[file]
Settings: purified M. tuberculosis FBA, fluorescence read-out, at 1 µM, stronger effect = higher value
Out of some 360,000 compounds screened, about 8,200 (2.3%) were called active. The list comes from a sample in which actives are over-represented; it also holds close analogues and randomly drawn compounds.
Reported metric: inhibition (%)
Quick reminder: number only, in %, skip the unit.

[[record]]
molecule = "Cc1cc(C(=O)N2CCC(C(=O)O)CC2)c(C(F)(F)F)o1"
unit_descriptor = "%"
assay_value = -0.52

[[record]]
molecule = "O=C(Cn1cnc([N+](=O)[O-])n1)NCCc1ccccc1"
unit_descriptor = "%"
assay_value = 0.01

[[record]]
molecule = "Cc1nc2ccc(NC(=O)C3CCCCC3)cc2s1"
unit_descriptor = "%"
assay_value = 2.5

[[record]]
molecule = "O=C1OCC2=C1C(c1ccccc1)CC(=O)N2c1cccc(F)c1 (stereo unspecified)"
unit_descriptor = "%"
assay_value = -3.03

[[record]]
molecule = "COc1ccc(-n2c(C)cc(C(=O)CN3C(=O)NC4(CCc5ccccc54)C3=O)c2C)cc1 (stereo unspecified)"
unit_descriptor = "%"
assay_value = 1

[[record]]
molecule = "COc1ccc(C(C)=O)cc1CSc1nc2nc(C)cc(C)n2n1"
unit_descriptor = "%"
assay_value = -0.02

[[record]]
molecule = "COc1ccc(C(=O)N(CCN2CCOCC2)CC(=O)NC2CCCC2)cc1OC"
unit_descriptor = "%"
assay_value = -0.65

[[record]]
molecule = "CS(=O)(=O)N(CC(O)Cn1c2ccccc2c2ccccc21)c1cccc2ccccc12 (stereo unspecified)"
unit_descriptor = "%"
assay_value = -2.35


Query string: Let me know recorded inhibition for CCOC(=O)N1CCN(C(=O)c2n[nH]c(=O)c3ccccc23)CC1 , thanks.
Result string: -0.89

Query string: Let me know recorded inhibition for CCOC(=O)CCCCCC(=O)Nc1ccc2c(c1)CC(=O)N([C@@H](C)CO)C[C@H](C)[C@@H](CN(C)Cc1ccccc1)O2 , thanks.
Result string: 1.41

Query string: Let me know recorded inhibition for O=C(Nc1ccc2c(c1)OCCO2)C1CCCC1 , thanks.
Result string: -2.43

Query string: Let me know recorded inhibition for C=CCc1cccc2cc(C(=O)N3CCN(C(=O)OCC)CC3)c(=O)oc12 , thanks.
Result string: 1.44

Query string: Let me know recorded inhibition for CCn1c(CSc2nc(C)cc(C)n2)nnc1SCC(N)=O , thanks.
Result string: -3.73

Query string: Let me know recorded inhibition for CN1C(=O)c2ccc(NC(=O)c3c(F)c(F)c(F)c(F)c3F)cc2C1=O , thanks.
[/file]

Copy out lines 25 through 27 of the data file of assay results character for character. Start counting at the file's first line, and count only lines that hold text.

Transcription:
[[record]]
molecule = "COc1ccc(C(C)=O)cc1CSc1nc2nc(C)cc(C)n2n1"
unit_descriptor = "%"